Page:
Today, Friday, Jan. 14, marks the long anticipated official takeover of regulatory responsibility over the U.K.’s insurance industry by the Financial Services Authority. There should be no major surprises, as the FSA’s insurance division, headed by David Strachan, has been preparing for the event, in cooperation with the industry, since it was first announced in 2001.
Enforcement regulations are in place that stress transparency in the industry’s dealings with the public and a greater effort to more accurately assess risks. Many of the regulations deal with the capital requirements and advertising rules applicable to the life and pensions sector.
This was made abundantly clear with the almost simultaneous announcment that the FSA has levied a £500,00 ($940,000) fine on AXA’s U.K. Subsidiary Sun Life for misleading advertising involving its ‘”Cash Builder Plus” with profits policy. The FSA charged that the company had inadequately advised potential buyers of the downside risks involved.
The U.K.’s P/C insurers, however, are also going to be governed by the FSA, which will require some changes in their operations. “Our approach is more ‘risk sensitive,'” Strachan told those attending the European Insurance Summit in Vienna last October. “We will review reports from the companies for both capital solvency and risk assessment,” he continued. “The company can agree or disagree with our conclusions, but we will be issuing ‘capital guidance’ bulletins, that should give [companies] an incentive to improve risk management practices.” He also indicated that the U.K. rules are in many instances stricter than the European Union’s Solvency II proposals, which are scheduled to go into effect next year.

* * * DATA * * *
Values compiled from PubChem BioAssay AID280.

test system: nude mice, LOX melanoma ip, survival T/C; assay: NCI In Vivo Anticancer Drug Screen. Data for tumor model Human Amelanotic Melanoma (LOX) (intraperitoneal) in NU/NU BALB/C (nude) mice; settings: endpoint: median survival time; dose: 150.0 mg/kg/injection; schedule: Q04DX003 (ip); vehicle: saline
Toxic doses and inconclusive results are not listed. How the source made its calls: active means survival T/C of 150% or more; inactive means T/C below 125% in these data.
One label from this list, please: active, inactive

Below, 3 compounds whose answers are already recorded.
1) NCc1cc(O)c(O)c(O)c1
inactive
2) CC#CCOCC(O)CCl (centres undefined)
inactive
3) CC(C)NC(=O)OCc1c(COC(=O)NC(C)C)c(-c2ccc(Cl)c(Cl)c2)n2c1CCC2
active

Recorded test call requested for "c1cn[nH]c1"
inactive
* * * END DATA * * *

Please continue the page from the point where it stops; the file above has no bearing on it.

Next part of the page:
Strachan explained that the FSA has adopted a “three pillar approach,” which is based on capital analysis, supervisory review and adequate disclosures to insure market discipline. The FSA in general, and Strachan in particular, have also stressed that they want the industry to comply with the spirit of the overall regulations, rather than simply going through checklists of whether or not they have fulfilled specific rules.
Initially the FSA regulations have established a three tier system consisting of insurers, brokers, agents and related service providers who are fully licensed to trade in insurance products, insurers and others who are awaiting a decision by the FSA to grant licenses, and those who have not been approved or are exempt. The approved firms have demonstrated that they have the personnel and procedures in place to comply with FSA’s requirements and have agreed to do so.
Most large U.K. companies and brokers are admitted, and they’ve already taken advantage of their position, by warning the public that by doing business with firms, who haven’t received licenses they are putting at risk any recovery they may be entitled to in the future, if such companies fail.
The British Insurance Brokers’ Association (BIBA) issued a statement last week which noted: “As of the 14 January, insurance brokers and intermediaries will be regulated by the FSA and every broker and intermediary will need to meet industry standards of professionalism and competence, which will ensure that customers are sold products that are suitable to meet their demands and needs and, importantly, give them access to the Financial Ombudsman Service (FOS) and the Financial Services Compensation Scheme (FSCS).”
The announcement was coupled with a warning that consumers could “face added danger and confusion in the future, if they buy their insurance from a non-regulated company.” Eric Galbraith, BIBA Chief Executive stated: “We have serious concerns over the secondary market, i.e. those companies who do not offer insurance as their main product or service such as motor dealers, freight forwarders, property managing agents etc. Consumers should check that these companies are properly regulated before buying an insurance product from them.”
Many analysts question whether the U.K.’s P/C industry is fully ready to comply with all of the FSA’s regulations, and the added cost burdens involved in doing so. They’ve estimated that the cost of the average policy could increase by around £3 ($5.60), as those additional costs of compliance are passed on to the customer.
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